Furthermore, warmth, support and acceptance within the group develop a great power of persuasion and offer emotional support. The newcomer is taught that he is in the right place and that he is an important member of the community who has a big job to do. It is often personal friendships through which first contact with a Salafist group is made. It can be a coincidence whether the "prodigal daughter" or the "prodigal son" ends up in a right-wing extremist, left-wing extremist or Salafist group. Joining an extremist group can also be a protest against school and parental home, a means of demarcation - which becomes particularly apparent when the person sports a new name, new dietary regulations and a new dress code.

Conflicts for converts
For converts, turning to Salafism usually means complying with a large number of new regulations for everyday life, which often lead to conflicts with family and old friends:

Food: Salafists often do not want to compromise on food regulations and only "halal"eat. Food that"halal"are, come from a production that guarantees that there are no prohibited substances such as alcohol or components of pork fat in it. Meat must be slaughtered by a Muslim butcher and the animal must be completely bled after the name of God has been invoked on the animal.

dress: Another area of ​​conflict is often clothing. According to the Salafist view, women should wear floor-length skirts and coats. A headscarf that completely covers the hair and the neck area is the least, but usually a veil is worn that covers the head, neck, shoulders and chest area or even a full-body cape (similar to an Iranian chador), which extends from head to toe falls and completely covers the clothing underneath. Often the entire outer clothing is kept in black or at least a dark color. Strict Salafist women also wear black gloves and / or a face veil.

The particularly strict clothing regulations reflect the Salafist view that the behavior of women is crucial for maintaining morality in a society. Since, according to the Salafist view, a society by the exemplary, strictly on the Koran and sunna The dress codes for women are of great importance because they are not allowed to fitna (in this context, for example: temptation) for others.

Workplace: According to the Salafist view, women should not do any work that brings them into close physical contact with men, such as the hairdresser. Work in a restaurant is also rejected due to the inevitable contact points with alcohol and pork there. Music, dance, art and visual representations of humans and animals are rejected as well as anything that promotes “immorality” between men and women (even talking to one another about unrelated people can be understood as a form of immorality, as can collegial interaction in the workplace or the joint processing of tasks). In any case, due to the striking clothing of Salafist women, many jobs are out of the question from the employer's point of view, which in Salafist circles is usually viewed as discrimination, Islamophobia or restriction of religious freedom as well as a sign of moral aberration in Western society.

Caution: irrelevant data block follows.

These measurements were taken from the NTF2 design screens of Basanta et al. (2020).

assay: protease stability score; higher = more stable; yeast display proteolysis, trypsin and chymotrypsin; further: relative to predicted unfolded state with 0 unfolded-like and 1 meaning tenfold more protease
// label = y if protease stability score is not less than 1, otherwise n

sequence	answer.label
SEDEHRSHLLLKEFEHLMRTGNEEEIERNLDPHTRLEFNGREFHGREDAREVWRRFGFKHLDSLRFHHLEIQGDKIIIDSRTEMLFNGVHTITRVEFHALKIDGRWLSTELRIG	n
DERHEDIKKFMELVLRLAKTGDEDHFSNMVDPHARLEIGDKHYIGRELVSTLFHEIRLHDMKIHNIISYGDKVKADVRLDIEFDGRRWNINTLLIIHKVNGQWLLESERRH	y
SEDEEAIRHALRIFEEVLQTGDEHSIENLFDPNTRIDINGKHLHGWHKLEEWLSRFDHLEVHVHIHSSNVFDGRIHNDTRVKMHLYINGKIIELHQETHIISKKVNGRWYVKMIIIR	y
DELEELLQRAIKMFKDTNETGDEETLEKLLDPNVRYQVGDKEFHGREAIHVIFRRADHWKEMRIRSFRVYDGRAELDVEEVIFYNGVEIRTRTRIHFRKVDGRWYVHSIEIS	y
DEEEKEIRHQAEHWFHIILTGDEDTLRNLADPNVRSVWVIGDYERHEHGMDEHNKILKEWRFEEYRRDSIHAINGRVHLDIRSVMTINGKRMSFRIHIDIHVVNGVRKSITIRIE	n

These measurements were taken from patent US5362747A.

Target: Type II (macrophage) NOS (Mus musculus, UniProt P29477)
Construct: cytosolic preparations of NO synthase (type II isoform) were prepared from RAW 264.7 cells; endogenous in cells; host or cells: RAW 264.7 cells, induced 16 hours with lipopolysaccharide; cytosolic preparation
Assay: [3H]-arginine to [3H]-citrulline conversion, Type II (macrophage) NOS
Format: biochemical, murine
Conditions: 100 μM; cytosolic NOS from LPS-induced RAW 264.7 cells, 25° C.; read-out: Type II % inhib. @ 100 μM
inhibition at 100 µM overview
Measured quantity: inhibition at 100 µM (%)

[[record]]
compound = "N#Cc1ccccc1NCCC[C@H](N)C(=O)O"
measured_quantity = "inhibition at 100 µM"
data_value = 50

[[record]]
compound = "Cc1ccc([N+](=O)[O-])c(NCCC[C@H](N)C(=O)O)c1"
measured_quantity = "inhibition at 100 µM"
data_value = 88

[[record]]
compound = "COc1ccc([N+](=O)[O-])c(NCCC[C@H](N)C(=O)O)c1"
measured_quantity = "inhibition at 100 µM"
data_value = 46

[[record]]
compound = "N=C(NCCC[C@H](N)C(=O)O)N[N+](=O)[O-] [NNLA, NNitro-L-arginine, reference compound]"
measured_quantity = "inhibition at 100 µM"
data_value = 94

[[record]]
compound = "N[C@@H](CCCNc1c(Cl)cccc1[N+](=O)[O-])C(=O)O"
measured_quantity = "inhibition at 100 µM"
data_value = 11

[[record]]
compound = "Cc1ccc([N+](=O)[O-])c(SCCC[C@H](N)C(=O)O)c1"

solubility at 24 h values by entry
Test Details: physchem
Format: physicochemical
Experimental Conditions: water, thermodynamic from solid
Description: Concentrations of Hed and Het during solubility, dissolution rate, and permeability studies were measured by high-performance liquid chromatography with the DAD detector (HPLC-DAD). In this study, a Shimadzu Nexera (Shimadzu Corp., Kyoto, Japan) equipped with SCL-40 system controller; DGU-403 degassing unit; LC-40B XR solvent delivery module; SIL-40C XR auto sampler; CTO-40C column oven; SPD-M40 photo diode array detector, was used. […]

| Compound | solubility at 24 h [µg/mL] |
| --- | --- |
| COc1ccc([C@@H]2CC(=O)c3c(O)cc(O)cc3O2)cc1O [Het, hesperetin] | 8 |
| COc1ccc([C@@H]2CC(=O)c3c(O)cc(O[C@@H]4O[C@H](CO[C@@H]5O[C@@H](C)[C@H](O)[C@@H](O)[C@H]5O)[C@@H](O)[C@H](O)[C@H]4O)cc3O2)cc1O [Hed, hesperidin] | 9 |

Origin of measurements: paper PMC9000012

The role of the woman: In addition, in Salafism, the ideal of women as wife and mother applies to women; In contrast, gainful employment is of subordinate importance. The man is responsible for the livelihood. Although this is also part of the sharia regulations of marriage law, it is handled much more strictly in the Salafist area.

Duty of obedience to the husband: In return for the obligation to work, the man has the right to obedience to his wife - this is also part of classic marriage law; however, Salafist publications often also emphasize the man's right to use corporal punishment to make a woman obedient if she defies his instructions. Salafists also consider the man to be entitled to determine his wife's freedom of movement; he can allow or forbid her to work. Not infrequently, he also determines the contacts his wife is allowed to maintain and determines whether, how often and for what purpose she can leave the house.

All individual regulations on clothing, food, manners, roles and behavior for women (and men) are by no means secondary issues from a Salafist point of view, since for Salafists, through the visible imitation of the example of Muhammad, the environment gets to know "true" Islam and thus an invitation to Islam pronounced, so dacwa is made (see above under "Salafism"). In Salafist forums the duty to dacwa often thematized and at least for quietist Salafism the actual instrument for influencing and reshaping society.

Women as fighters in jihadism: from the passive to the active role